We definitely have lost our hearts to characters in mysteries and Jordan Bingham, the young sleuth in the book collector mysteries, is head over heels for Archie Goodwin in The Wolfe Widow, the third book in the series.
Sure, she had a bad case for Lord Peter Wimsey in The Sayers Swindle, but he’d be a hundred and fourteen years old now if he was real and there were other impediments to them living happily ever after too. He was married to Harriet Vane for one thing.
But Archie – the right hand man to the great detective Nero Wolfe – remains happily single and very dishy. That’s always such a challenge for a girl carrying a torch. Jordan thinks Rex Stout should have called those books The Archie Goodwin mysteries.
Never mind, he’s a good role model for Jordan who is the first person in her family to go straight. Jordan could do worse than imagine what advice Archie would offer after she gets fired and her boss’s book collection is threatened. Oh yes, and lives are at risk too.
I found it wonderful to work on this book as one-half of Victoria Abbott (with my daughter) especially as I got to reread so many of the Nero Wolfe books and enjoy the good life in the brownstone and the wit and banter in these mysteries that hold their own with re-reading. Yes, I still have that crush on Archie Goodwin, although I suppose young Jordan would have a better chance with Archie if he were real.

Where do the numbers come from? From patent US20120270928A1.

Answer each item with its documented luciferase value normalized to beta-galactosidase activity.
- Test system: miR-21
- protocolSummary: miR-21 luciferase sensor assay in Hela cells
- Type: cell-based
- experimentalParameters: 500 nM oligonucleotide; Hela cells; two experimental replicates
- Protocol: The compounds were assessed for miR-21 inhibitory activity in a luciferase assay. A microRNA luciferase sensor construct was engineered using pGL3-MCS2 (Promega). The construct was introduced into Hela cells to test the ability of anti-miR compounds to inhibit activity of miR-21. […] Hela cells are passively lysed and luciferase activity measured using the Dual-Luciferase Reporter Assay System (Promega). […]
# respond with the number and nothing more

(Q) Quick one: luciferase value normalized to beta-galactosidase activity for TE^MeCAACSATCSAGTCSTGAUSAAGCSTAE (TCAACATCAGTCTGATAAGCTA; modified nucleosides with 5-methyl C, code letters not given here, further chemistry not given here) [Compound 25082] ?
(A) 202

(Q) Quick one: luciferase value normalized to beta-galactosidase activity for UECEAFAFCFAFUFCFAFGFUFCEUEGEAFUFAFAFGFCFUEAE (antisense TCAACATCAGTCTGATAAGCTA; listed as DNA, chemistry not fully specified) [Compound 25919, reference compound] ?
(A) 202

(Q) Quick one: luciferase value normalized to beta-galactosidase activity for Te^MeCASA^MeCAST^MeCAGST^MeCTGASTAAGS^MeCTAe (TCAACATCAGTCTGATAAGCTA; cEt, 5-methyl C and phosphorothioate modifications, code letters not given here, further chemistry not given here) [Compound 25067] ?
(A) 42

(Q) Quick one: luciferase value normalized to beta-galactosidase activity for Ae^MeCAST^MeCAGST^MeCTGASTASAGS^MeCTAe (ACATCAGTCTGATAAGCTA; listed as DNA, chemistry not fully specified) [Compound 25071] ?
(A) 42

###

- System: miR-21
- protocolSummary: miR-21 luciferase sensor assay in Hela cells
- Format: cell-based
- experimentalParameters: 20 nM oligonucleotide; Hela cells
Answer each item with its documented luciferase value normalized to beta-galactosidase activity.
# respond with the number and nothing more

Now I’m off reading the Roderick Alleyn stories by Ngaio Marsh for The Marsh Madness, the fourth book collector mystery. I must say, I love my job! Roderick Alleyn is pretty appealing too, an aristocrat who is also a Scotland Yard detective. Maybe in the course of research I’ll fall in love again. But right now, Archie Goodwin’s still my main fictional heartthrob.
How about you? Do you ever get a crush on a character from a book? Let’s hear it. There are no secrets here, my friends. Mind you, I am tempted to say that Archie’s taken, but I think he’s still playing the field.